"Bibbo" Bibbowski, the good-hearted owner of Metropolis's Ace o' Clubs bar, serves as the glue that holds the animated feature film version of The Death of Superman together, according to executive producer James Tucker.
The movie -- a loose adaptation of the "Doomsday!" story but still far closer in its execution to the original material than was the 2007 animated movie Superman: Doomsday -- tracks Superman and the Justice League as they battle Doomsday in an epic smash-em-up that leaves the League down for the count, Superman and Doomsday dead, and the world reeling. And to sell that point, producers wanted a decidedly human angle.
"You know, Bibbo -- I think of anything that came from the original event, Bibbo was the thing that was kind of the glue for the whole movie, really," Tucker said. "He really does represent the everyman. He's not Lois, he's not Jimmy, he doesn't really have a deep, personal connection with Superman. He's us, he's a fan, and so the way he sees Superman is the way that fandom sees Superman. He's emotionally hit by what happens almost more than some of the regular cast members. He was very important. They pretty much insisted we use him, and I was all for it."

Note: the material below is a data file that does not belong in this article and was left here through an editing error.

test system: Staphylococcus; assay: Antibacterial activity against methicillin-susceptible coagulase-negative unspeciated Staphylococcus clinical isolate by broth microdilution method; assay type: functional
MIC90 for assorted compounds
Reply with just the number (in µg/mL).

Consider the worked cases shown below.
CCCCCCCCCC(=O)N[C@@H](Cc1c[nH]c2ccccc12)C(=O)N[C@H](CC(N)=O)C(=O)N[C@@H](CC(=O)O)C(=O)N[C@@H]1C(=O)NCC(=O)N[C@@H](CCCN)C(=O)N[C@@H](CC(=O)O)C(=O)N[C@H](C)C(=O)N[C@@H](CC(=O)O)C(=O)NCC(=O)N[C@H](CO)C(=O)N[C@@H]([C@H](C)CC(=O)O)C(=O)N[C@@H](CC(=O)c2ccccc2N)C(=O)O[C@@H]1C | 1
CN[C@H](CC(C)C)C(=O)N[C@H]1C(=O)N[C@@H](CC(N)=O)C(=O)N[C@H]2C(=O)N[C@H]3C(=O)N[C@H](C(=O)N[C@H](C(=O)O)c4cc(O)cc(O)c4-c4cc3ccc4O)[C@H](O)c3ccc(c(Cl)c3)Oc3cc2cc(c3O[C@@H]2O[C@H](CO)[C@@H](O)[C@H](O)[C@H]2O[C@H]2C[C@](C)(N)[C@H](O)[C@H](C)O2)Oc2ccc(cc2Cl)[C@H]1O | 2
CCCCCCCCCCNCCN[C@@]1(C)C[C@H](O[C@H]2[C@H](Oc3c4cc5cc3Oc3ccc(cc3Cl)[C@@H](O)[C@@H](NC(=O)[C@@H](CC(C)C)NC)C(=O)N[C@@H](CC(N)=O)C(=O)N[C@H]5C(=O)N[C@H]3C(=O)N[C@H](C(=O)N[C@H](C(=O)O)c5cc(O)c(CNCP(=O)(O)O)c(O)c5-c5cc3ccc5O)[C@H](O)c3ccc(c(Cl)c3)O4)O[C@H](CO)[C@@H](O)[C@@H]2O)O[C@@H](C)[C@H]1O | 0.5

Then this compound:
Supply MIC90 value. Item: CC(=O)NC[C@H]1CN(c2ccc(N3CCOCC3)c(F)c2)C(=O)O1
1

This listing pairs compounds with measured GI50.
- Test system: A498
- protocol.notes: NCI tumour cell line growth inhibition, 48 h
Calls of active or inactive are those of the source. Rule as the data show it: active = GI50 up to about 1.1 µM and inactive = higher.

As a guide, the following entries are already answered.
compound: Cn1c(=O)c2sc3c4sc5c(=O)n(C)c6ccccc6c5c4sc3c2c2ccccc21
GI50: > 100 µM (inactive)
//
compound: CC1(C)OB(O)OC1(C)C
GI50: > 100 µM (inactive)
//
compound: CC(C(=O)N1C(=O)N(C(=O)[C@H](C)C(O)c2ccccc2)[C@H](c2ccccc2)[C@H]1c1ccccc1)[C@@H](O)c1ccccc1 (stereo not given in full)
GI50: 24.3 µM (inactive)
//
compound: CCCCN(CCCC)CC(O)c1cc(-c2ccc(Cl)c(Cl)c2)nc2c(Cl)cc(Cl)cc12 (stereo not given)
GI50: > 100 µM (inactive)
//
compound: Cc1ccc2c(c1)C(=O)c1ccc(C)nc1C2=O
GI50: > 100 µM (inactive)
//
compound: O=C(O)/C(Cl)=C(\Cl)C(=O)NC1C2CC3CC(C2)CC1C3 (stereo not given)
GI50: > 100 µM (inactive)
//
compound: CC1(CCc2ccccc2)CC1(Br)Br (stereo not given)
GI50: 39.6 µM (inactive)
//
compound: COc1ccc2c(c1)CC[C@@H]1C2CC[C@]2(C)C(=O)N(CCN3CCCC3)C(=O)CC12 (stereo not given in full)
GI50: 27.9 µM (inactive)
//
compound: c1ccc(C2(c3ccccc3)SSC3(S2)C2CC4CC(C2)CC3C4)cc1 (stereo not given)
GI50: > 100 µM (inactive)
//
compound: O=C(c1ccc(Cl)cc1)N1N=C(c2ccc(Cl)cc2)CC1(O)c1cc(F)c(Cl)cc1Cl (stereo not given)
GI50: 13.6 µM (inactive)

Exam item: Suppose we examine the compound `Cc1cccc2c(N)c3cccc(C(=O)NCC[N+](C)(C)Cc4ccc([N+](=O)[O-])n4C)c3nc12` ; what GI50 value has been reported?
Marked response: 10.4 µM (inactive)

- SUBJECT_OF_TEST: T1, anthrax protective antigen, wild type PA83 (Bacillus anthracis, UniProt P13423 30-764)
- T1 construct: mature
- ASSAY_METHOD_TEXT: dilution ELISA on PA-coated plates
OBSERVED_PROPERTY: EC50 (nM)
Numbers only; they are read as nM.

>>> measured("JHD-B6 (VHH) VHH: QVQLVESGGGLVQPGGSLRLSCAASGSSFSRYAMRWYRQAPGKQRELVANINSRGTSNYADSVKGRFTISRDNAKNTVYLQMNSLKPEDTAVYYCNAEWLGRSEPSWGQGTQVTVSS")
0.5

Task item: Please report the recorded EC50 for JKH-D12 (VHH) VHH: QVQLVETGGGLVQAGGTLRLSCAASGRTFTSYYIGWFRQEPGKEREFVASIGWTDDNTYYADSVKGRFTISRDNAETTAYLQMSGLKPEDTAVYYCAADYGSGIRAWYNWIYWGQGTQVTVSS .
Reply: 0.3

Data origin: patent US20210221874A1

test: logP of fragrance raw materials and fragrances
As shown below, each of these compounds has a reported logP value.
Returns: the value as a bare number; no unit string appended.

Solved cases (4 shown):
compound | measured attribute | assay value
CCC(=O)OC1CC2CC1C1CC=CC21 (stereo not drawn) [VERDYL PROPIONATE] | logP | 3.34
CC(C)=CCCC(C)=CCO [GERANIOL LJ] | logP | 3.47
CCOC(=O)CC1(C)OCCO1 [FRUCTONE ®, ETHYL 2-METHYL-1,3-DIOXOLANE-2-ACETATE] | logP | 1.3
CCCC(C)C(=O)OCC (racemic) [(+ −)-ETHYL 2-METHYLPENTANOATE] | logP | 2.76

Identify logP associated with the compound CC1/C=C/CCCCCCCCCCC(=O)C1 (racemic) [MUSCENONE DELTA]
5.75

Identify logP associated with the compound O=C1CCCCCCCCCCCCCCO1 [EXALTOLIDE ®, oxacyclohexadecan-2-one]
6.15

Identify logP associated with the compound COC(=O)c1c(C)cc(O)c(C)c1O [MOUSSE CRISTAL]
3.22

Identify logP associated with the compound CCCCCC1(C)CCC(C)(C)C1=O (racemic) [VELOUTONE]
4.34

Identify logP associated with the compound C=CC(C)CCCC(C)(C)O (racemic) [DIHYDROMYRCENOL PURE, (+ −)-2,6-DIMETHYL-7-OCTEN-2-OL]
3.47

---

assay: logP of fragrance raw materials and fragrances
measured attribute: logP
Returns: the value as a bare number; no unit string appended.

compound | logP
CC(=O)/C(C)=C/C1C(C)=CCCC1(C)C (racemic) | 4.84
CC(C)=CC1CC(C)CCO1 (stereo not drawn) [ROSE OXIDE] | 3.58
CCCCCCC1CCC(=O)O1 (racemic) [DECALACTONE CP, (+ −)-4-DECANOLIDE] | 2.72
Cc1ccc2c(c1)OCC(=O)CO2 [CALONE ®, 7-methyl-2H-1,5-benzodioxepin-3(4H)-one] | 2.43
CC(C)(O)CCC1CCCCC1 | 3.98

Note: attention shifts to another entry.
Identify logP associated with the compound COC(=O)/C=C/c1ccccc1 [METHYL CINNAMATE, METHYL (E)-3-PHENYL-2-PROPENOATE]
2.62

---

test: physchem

In the comics, Bibbo (who identifies himself as Superman's biggest fan) was a major player in "Funeral For a Friend," the story that followed "Doomsday!." In the story, he strong-armed a street vendor capitalizing on Superman's death by selling an unseemly bagged edition of the Daily Planet along with souvenirs and a commemorative armband. Later, he was seen praying alone, asking God why he would take someone like Superman and leave comparably insignificant people like himself alive.
The story has been adapted a few times -- not just in Doomsday but also in Batman v Superman: Dawn of Justice and on some of the animated series that The Death of Superman producer James Tucker has overseen for Warner Bros. Television over the years -- but the latest movie is the first to really use the comics as a template and to see the death of Superman as a storyline to be adapted, rather than just a concept to be absorbed into an unrelated tale.
The Death of Superman is available on video on demand services now, and will be available on DVD and Blu-ray August 7.